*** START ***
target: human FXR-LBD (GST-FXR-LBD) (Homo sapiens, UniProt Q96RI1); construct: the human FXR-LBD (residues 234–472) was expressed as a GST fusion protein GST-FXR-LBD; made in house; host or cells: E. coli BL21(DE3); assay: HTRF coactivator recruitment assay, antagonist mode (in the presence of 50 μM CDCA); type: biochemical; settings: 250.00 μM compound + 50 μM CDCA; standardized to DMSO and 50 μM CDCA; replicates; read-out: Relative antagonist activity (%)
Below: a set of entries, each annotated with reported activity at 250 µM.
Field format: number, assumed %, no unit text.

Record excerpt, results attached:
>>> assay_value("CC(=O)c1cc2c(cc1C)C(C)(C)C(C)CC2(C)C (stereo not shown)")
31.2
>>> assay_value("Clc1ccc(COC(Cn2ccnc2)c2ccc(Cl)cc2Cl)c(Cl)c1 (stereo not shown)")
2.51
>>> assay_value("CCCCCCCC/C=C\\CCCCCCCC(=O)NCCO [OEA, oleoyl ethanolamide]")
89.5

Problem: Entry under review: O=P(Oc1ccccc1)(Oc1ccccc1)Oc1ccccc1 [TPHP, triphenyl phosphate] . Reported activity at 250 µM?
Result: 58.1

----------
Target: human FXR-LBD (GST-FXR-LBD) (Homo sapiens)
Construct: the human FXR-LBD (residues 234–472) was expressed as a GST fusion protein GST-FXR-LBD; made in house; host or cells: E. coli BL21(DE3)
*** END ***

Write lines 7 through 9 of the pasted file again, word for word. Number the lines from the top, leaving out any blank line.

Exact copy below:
>>> assay_value("Clc1ccc(COC(Cn2ccnc2)c2ccc(Cl)cc2Cl)c(Cl)c1 (stereo not shown)")
2.51
>>> assay_value("CCCCCCCC/C=C\\CCCCCCCC(=O)NCCO [OEA, oleoyl ethanolamide]")